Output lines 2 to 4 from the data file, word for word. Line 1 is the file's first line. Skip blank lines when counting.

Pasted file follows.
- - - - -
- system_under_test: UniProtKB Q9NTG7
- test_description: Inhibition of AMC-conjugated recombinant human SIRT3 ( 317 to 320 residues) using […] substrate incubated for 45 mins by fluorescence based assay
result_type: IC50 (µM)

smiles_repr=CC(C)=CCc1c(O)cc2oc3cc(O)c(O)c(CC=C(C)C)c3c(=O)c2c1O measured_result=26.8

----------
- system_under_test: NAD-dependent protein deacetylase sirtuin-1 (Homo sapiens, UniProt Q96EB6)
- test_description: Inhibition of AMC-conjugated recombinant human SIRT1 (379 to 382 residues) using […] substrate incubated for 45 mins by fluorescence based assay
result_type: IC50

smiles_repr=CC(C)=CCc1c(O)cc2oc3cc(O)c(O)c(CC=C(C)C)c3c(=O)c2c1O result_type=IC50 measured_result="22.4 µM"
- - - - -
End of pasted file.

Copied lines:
- test_description: Inhibition of AMC-conjugated recombinant human SIRT3 ( 317 to 320 residues) using […] substrate incubated for 45 mins by fluorescence based assay
result_type: IC50 (µM)

smiles_repr=CC(C)=CCc1c(O)cc2oc3cc(O)c(O)c(CC=C(C)C)c3c(=O)c2c1O measured_result=26.8